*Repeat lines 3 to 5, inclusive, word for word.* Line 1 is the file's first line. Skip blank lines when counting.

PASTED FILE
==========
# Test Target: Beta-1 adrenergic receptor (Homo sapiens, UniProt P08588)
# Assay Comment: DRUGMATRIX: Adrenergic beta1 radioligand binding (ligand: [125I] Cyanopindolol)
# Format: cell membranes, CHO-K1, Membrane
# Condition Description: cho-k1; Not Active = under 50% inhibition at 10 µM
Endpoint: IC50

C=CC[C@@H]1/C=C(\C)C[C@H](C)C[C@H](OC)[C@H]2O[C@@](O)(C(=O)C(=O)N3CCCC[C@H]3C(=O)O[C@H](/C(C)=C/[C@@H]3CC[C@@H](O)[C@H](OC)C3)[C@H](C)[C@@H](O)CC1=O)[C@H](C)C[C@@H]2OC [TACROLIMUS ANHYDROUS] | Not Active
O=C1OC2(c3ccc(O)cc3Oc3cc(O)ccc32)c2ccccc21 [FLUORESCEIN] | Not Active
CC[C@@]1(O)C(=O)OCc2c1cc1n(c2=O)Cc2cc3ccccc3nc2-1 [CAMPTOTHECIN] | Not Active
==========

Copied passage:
# Format: cell membranes, CHO-K1, Membrane
# Condition Description: cho-k1; Not Active = under 50% inhibition at 10 µM
Endpoint: IC50